Figure 6. Pyramid-Structured Wavelet Transform. 3.3.1 Energy Level Algorithm: The Energy Level Algorithm is given below. 1. Decompose the image into four sub-images 2. Calculate the energy of all decomposed images at the same scale, using: (6)

Which basically compares one colour bin of HQ with all those of HI to try and find out which colour bin is the most similar, as shown in Figure (4) :

Where M and N are the dimensions of the image, and X is the intensity of the pixel located at row i and column j in the image map. 3. Repeat from step 1 for the low-low sub-band image, until index ind is equal to 5. Increment ind. Using the above algorithm, the energy levels of the sub-bands were calculated and further decomposition of the 54

An Empirical Comparison Of Three Object Recognition Methods low-low sub-band image. This is repeated five times, to reach fifth level decomposition. These energy level values are stored to be used in the Euclidean distance algorithm. 3.3.2 Euclidean Distance: The calculation of Euclidean distance algorithm is given below. 1. Decompose query image. 2. Get the energies of the first dominant k channels. 3. For image i in the database obtain the k energies. 4. Calculate the Euclidean distance between the two sets of energies: (7) 5. Increment i. Repeat from step 3 Using the above algorithm the query image is searched in the image database. The Euclidean Distance is calculated between the query image and every image in the database. This process is repeated until all the images in the database have been compared with the query image. Upon completion of the Euclidean distance algorithm, we have an array of Euclidean distances, which is then sorted. The five topmost images are then displayed as a result of the texture search. IV. EXPERIMENTAL RESULTS We have tested the three proposed system with many objects of different orientation. The test objects are shown in Figure (7). for all type of objects irrespective of colour and texture. All three methods are independent of shapes and orientation. Although our proposed system tests a small number of objects, our system is designed to continuously adapt in a real-time environment, such as robot navigation. In future, we are going to investigate the possibility of allowing objects having more complicated shapes. REFERENCES [1] Bicchi A. and Kumar V., Robotic grasping and contact: A review, in Proceedings of the IEEE International Conference on Robotics and Automation, ICRA00, 2000, pp. 348353. [2] Nelson R. and Selinger A., A cubist approach to object recognition, in ICCV98, 1998, pp.614621. [3] Bjorkman M. and Kragic D., Combination of foveal and peripheral vision for object recognition and pose estimation, Proceedings. IEEE International Conference on Robotics and Automation, ICRA04, vol. 5, pp. 5135 5140, 2004. [4] Kaiser M. and Dillman R., Building elementary robot skills from human demonstration, Proceedings of the IEEE International Conference on Robotics and Automation, v. 3, pp. 27002705, 1996. [5] Chen J. and Zelinsky A., Programming by demonstration: removing suboptimal actions in a partially known configuration space, Proceedings of the IEEE Intl. Conf. on Robotics and Automation (ICRA 01), vol. 4, pp. 40964103, 2001. [6] Ekvall S. and Kragic D., Interactive grasp learning based on human demonstration, in Proc. IEEE/RSJ International Conference on Robotics and automation, ICRA04, 2004. [7] Petersson L., Jensfelt P., Tell D., Strandberg M., Kragic D., and Christensen H. I., Systems integration for real-world manipulation tasks,in IEEE International Conference on Robotics and Automation, ICRA 2002, vol. 3, 2002, pp. 2500 2505. [8] Chaumette F., Image moments: a general and useful set of features for visual servoing, IEEE Trans. on Robotics, vol. 20 (4), 2004. [9] Taylor G. and Kleeman L., Grasping unknown objects with a humanoid robot, Australiasian Conference on Robotics and Automation, 2002. [10] Ekvall F. H. S. and Kragic D., Object recognition and pose estimation for robotic manipulation using color co-occurrence histograms, in Proc. IEEE/RSJ International Conference Intelligent Robots and Systems, IROS 03, 2003. [11] Selinger A. and Nelson R, A perceptual grouping hierarchy for appearance - based 3d object recognition, CVIU, vol. 76, no. 1, pp. 83 92, October 1999. [12]http://www.nada.kth.se/~caputo/cognitive-nipsw03.html. [13] Arbter K., Snyder W. E., Burkhardt H., and Hirzinger G., Application of affine-invariant Fourier descriptors to recognition of 3-d objects. IEEE Trans. Pattern Anal. Mach. Intell., vol.12, no. 7, pp. 640647, 1990. [14] Singh R. and Papanikolopoulos N., Planar shape recognition by shape morphing. Pattern Recognition, vol. 33, no. 10, pp. 16831699, 2000. [15] Gdalyahu Y. and Weinshall D., Flexible syntactic matching of curves and its application to automatic hierarchical classification of silhouettes. IEEE Trans.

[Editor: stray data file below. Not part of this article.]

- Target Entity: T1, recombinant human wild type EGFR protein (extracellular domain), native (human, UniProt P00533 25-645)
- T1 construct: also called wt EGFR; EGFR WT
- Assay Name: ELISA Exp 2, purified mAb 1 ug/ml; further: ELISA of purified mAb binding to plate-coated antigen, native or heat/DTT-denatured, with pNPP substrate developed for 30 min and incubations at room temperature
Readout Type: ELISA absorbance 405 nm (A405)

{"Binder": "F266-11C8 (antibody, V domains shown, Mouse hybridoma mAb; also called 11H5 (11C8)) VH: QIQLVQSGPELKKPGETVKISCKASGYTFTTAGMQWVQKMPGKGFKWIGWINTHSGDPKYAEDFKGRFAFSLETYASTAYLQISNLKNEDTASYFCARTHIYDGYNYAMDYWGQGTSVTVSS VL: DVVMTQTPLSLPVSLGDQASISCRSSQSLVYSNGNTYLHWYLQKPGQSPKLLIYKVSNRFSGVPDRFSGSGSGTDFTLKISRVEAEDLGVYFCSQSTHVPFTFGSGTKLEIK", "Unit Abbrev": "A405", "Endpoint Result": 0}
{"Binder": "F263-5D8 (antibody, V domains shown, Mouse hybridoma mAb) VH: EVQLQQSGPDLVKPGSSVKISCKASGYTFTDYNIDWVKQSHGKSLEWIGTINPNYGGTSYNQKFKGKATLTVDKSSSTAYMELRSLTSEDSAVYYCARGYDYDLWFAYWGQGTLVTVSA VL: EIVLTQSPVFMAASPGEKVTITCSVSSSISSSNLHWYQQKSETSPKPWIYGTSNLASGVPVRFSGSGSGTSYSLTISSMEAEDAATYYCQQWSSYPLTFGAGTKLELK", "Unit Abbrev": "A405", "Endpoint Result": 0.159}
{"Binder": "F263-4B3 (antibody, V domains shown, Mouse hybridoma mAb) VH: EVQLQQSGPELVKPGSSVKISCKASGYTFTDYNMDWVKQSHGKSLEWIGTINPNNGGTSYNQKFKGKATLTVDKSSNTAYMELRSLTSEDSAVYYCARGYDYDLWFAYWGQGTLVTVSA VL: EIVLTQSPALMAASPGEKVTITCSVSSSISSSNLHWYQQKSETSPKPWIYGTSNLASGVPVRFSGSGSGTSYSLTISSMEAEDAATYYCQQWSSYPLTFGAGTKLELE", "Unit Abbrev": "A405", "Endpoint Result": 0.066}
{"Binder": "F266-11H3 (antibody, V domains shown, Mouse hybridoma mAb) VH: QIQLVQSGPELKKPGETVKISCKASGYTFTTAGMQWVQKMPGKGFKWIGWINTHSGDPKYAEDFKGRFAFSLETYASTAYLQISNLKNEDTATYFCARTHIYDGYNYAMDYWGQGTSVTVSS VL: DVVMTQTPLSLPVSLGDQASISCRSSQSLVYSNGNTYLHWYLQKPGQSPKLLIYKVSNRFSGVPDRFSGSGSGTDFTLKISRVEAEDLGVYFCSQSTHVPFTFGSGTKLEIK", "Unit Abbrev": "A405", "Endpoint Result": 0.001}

Figure 7. Test Images The experimental results are listed in Table (1).
Methods 2D Correlation based Histogram Based Texture Based Method Matches/No of images 28/30 28/30 29/30 % of recognition 93.3 93.3 96.6

Table (1) Recognition Results of three methods V. CONCLUSION In this paper, three different methods for object recognition are evaluated. Experimental results demonstrate that the 2D correlation based is suitable for objects having less texture and less colour variation. Histogram based method is well suited for objects having less textures and is independent of the colour variation. Texture based method is well suitable

55

Journal of Computer Applications (JCA) ISSN: 0974-1925, Volume IV, Issue 2, 2011 Pattern Anal. Mach. Intell., vol. 21, no. 12, pp. 13121328, 1999. [16] Christopoulos Vassilios N. and Schrater Paul, Handling shape and contact location uncertainty in grasping two-dimensional planar objects Proceedings of the 2007 IEEE/RSJ International Conference on Intelligent Robots and Systems, San Diego, CA, USA, Oct 29 - Nov 2, 2007. BIOGRAPHY Prof V. Subbaroyan Professor & Head of Department of Electronics & Communication Engineering in K.C.G College of Technology, Chennai. Finished B.Tech (Elec. HC) at IIT Madras in 1971. After working in the Electronic Industry for 30 years, completed M.S. in Digital Electronics at Anna University, Guindy. About to complete Ph.D at Sathyabama University, Chennai. Karthik Subbaian was born in Erode, Tamilnadu, India, in 1976. He graduated in Electrical and Electronics Engineering from Kongu Engineering college, affiliated to Bharathiar University. In 1998 he obtained his B.E degree and M.E (Applied Electronics) from Coimbatore Institute of Technology. He completed his Doctorate in College of Engineering, Guindy, Anna University. He has so far published more than 20 International Journals and has attended many International and national conferences. Currently he is working in Cognizant Technology Solutions, US Corporation as a Senior Associate. His current research interests include TCP/IP Network Performance Analysis, XML technology, Healthcare Claim processing.

56